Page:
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I have been writing about downtown Carleton Place Bridge Street for months and this is something I really want to do. Come join me in the Domino’s Parking lot- corner Lake Ave and Bridge, Carleton Place at 11 am Saturday September 16 (rain date September 17) for a free walkabout of Bridge Street. It’s history is way more than just stores. This walkabout is FREE BUT I will be carrying a pouch for donations to the Carleton Place Hospital as they have been so good to me. I don’t know if I will ever do another walking tour so come join me on something that has been on my bucket list since I began writing about Bridge Street. It’s always a good time–trust me.

Are You Ready to Visit the Open Doors?

 

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About lindaseccaspina

Linda Knight Seccaspina was born in Cowansville, Quebec about the same time as the wheel was invented and the first time she realized she could tell a tale was when she got caught passing her smutty stories around in Grade 7 at CHS by Mrs. Blinn. When Derek "Wheels" Wheeler from Degrassi Jr. High died in 2010, Linda wrote her own obituary. Some people said she should think about a career in writing obituaries. Before she laid her fingers to a keyboard, Linda owned the eclectic store Flash Cadilac and Savannah Devilles in Ottawa from 1976-1996. After writing for years about things that she cared about or pissed her off she finally found her calling. Is it sex drugs and rock n' roll you might ask? No, it is history. Seeing that her very first boyfriend in Grade 5 (who she won a Twist contest with in the 60s) is the head of the Brome Misissiquoi Historical Society and also specializes in local history back in Quebec, she finds that quite funny. She writes every single day and is also a columnist for Hometown News and Screamin's Mamas. She is a volunteer for the Carleton Place and Beckwith Heritage Museum, an admin for the Lanark County Genealogical Society Facebook page, and a local guest speaker. She has been now labelled an historian by the locals which in her mind is wrong. You see she will never be like the iconic local Lanark County historian Howard Morton Brown, nor like famed local writer Mary Cook. She proudly calls herself The National Enquirer Historical writer of Lanark County, and that she can live with. Linda has been called the most stubborn woman in Lanark County, and has requested her ashes to be distributed in any Casino parking lot as close to any Wheel of Fortune machine as you can get. But since she wrote her obituary, most people assume she's already dead. Linda has published six books, "Menopausal Woman From the Corn," "Cowansville High Misremembered," "Naked Yoga, Twinkies and Celebrities," "Cancer Calls Collect," "The Tilted Kilt-Vintage Whispers of Carleton Place," and "Flashbacks of Little Miss Flash Cadilac." All are available at Amazon in paperback and Kindle. Linda's books are for sale on Amazon or at Wisteria · 62 Bridge Street · Carleton Place, Ottawa, Canada, and at the Carleton Place and Beckwith Heritage Museum · 267 Edmund Street · Carleton Place, Ottawa, Canada--Appleton Museum-Mississippi Textile Mill and Mill Street Books and Heritage House Museum and The Artists Loft in Smith Falls.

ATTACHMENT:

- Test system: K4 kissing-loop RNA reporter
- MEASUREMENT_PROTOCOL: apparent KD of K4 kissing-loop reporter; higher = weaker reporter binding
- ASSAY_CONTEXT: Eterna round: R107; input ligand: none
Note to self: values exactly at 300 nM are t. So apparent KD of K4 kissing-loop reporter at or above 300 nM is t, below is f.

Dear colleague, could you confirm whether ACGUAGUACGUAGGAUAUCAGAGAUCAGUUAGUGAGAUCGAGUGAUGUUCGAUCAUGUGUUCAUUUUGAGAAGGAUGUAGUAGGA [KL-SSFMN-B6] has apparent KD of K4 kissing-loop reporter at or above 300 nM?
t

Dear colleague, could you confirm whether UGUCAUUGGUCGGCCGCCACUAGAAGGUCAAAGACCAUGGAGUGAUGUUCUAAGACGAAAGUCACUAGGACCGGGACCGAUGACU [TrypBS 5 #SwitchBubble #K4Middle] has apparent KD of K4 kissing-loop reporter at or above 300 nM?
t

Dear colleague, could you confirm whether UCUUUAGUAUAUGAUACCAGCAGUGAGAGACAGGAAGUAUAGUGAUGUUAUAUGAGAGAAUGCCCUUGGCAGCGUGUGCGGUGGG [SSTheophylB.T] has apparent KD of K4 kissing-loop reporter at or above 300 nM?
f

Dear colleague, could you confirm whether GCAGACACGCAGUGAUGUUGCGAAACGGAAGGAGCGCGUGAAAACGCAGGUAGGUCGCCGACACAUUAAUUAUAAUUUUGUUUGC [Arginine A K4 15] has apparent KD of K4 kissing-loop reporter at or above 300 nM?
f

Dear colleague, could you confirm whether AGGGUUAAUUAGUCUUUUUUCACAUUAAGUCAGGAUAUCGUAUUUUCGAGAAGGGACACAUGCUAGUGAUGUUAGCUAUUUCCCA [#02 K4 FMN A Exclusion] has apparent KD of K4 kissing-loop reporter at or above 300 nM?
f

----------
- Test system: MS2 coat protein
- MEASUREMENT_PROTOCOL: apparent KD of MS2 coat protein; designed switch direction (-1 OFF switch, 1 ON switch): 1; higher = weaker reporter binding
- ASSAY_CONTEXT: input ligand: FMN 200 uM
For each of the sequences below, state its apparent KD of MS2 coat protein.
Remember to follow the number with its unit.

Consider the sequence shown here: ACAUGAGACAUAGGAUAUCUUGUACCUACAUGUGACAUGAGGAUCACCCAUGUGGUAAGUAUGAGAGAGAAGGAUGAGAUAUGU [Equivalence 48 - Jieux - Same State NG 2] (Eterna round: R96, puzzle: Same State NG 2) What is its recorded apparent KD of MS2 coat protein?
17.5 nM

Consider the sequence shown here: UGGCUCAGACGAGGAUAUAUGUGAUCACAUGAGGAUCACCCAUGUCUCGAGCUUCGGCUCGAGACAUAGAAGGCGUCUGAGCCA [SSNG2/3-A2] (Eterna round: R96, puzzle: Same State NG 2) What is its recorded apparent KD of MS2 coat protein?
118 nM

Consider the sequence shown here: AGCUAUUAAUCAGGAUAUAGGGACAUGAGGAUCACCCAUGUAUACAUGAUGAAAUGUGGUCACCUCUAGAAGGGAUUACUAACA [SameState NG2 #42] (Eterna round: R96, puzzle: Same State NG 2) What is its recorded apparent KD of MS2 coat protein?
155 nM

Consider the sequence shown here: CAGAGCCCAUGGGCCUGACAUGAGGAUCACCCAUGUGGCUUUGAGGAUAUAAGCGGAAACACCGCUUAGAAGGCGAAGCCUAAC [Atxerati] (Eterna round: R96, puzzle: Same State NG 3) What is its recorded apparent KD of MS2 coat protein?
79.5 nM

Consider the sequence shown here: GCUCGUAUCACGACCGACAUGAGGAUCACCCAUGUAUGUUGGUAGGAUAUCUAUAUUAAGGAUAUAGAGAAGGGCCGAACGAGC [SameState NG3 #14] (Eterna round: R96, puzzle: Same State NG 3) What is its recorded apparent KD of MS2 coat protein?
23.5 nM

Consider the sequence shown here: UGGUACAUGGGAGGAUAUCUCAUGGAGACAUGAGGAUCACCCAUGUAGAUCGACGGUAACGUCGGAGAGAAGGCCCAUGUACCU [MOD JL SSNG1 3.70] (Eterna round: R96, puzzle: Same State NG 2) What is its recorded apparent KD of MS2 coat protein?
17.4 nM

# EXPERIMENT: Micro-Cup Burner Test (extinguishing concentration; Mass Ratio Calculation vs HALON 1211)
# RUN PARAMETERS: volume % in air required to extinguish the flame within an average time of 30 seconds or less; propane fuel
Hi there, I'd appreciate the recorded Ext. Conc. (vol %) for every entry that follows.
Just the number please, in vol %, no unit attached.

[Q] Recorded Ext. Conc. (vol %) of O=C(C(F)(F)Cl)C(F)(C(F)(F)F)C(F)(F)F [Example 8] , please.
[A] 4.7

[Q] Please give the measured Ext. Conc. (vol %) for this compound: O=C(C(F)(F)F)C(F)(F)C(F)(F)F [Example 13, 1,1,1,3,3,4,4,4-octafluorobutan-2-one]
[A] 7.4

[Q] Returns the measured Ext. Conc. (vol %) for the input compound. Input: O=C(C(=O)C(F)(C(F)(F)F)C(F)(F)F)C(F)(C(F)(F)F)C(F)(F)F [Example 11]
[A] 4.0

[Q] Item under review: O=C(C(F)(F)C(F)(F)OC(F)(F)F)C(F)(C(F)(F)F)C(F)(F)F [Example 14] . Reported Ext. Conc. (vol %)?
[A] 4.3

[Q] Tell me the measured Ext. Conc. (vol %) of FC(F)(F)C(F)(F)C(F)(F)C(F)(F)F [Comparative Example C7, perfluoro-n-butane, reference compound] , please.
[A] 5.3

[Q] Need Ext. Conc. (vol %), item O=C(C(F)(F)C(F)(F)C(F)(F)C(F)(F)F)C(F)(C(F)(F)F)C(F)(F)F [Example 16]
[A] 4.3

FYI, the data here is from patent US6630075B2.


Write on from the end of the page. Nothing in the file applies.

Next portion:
4 responses »

  1. Congratulations on your well deserved retirement Jim. We feel very fortunate that Jim and Shane did the brick, block and stone work on our recent home restoration in Carleton Place. Their high level of professionalism and craftsmanship is appreciated by us now and will be for decades. Best Wishes for a long and happy retirement,

    Rick and Sandra Roberts

  2. Well this is sad news but time does move on and nothing ever stays the same. I went to school with Jim and all of us knew where he was going to work. Stone masonry is more of a calling than a job. I would add a couple of more jobs to Joe & Jim’s list. Principally the restoration work on the Boulton-Brown Mill for Brooke & Ruth McNabb and a massive “Rumford-style” fireplace for Alison & Dave Kirkpatrick. Joe had never done one before we asked him to do it. It is a classic beauty.